Monday, June 25, 2012

Seaport Gingerbread

One of my favorite activities when traveling out of town
is wandering through the historic district
and enjoying all of the lovely architecture.

  In this post we'll visit Amelia Island, Florida -- 
specifically the Fernandina Beach area
that is recognized on the National Register of Historic Places.

Fernandina Beach has a 50-block historic district.
While there are many interesting buildings 
currently used for shops and restaurants,
the focus of this stroll are the residential construction.

Descendants of the home's original builder
 still occupy this residence.
 The home was built in 1860
 and was constructed of hand-hewn timber and wooden pegs.
Note the pirate flag on the top railing.

Villa Las Palmas was built for lumberman,
Nathaniel B. Borden in 1910.  This home was a gift
for his new bride who was only 17-years old!

The Hirth House, built in 1886,
was designed by New York architect,
Robert Sands Schuyler. 
 Isn't the curved porch the perfect spot
to sit and sip your lemon-aide?

The Hinton Baker House, built in 1905, 
has unique arches at the peak of the roof. 
The red diamond and bar under the window
draw your eye upward.

Built during the period 1900-1902, 
this Queen Ann was owned by Dr. D. G. Humphreys.

The Baker House was purchased in 1860
by the first minister of First Presbyterian Church.
The home has remained in the Baker family except for the time it was occupied by Union Troops during the Civil War.

The Prescott House dates to 1876
and is known for its exquisite architectural detail.
The flag and red rockers near the entry way add a pop of color.

Captain Steve Chadwich owed a tugboat company
and a livery stable.  He built this home circa 1883.

The home known as Meddaugh House was a
one-story structure when built in 1850.  
About 25 years later, a second story was added.

The Hoyt House now operates as a bed and breakfast.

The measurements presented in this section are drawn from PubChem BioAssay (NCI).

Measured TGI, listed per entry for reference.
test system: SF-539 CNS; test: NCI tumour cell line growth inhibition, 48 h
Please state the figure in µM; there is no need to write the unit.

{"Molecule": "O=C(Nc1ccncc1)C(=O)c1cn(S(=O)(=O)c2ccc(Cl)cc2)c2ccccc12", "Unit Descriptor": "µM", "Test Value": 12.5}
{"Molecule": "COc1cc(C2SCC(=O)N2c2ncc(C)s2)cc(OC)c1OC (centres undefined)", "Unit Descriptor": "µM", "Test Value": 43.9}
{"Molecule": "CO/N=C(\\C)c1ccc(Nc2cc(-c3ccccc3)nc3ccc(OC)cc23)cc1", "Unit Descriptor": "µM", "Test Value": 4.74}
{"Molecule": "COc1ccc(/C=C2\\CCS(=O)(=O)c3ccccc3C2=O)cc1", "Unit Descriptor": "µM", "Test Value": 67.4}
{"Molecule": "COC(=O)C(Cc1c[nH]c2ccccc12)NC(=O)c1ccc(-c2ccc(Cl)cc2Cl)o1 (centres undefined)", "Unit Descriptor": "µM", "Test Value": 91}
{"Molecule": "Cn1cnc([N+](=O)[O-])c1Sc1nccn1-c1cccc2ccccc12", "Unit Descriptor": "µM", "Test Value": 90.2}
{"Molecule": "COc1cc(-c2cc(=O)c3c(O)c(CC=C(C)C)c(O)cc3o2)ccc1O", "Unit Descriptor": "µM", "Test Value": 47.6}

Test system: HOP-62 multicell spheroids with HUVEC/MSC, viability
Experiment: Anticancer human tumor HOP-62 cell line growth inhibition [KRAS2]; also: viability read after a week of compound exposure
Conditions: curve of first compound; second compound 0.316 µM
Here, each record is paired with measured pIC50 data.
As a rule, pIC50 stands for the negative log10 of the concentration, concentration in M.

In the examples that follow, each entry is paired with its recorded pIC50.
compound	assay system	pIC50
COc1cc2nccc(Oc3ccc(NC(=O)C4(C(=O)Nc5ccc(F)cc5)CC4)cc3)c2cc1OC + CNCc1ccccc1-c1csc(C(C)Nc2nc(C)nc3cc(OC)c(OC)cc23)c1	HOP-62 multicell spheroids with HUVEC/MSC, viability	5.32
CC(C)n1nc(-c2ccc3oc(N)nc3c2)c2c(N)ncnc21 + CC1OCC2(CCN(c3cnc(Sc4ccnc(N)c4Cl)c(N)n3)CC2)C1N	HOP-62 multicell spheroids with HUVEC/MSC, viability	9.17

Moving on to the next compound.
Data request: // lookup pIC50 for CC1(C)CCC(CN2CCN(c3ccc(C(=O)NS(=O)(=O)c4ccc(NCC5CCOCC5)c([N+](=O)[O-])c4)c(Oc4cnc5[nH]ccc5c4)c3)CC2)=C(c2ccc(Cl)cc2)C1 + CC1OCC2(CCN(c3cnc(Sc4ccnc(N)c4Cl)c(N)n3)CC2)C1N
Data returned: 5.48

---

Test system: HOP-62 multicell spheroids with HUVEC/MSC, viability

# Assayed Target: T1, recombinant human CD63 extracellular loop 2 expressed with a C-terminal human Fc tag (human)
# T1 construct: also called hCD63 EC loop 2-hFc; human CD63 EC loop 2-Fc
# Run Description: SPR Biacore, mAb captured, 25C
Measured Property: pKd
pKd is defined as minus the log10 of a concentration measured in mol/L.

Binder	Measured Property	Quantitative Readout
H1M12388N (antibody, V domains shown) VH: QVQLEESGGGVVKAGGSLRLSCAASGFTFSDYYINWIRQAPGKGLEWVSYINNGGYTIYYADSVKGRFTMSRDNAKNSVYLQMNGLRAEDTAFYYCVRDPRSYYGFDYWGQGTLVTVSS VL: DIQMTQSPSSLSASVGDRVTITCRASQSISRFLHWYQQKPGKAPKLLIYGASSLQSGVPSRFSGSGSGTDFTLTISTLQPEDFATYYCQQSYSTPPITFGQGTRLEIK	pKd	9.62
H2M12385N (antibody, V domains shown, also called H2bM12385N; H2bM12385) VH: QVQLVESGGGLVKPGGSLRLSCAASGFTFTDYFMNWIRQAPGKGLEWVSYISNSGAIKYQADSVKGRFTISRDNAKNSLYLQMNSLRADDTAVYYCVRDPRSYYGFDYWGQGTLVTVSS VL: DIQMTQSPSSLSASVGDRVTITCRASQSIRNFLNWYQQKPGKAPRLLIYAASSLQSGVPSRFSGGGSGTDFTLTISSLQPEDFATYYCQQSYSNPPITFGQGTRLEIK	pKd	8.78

The home was built in 1905 by the man who organized
Fernandina's First National Bank in 1887.

The exterior of the Tabby House is constructed 
of crushed shells and poured cement.
It was built in 1885.

Although I don't know the history of this home,
 it has the most unique feature of all. 
Wooden carousel horses prance along the porch railing.

Can't you imagine the lifestyle in this beach community
during the early 1900?
Thanks for joining me for this trip
to an earlier, more romantic era.

Until next time, live and love well.

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Ivy and Elephants said...

What beautiful homes. Thanks for taking me along on the tour, I loved it!

Debbie@Debbie-Dabble and A Debbie-Dabble Christmas said...

O MY!!
So many beautiful homes and all in my style!!

Thanks so much for sharing!!


TINA said...

What lovely homes! I am a sucker for older homes. Thank you for sharing.

Kathe said...

Oh my! I love the wrap around porches! And the one with the carousel houses made me swoon! thanks for sharing your tour with us at the party!! Have a terrific weekend friend ♥

GinaBVictorian said...

Hi Debra! I love historic neighborhood as well! Thanks for sharing those gorgeous homes! I love the carousel horses on that porch!

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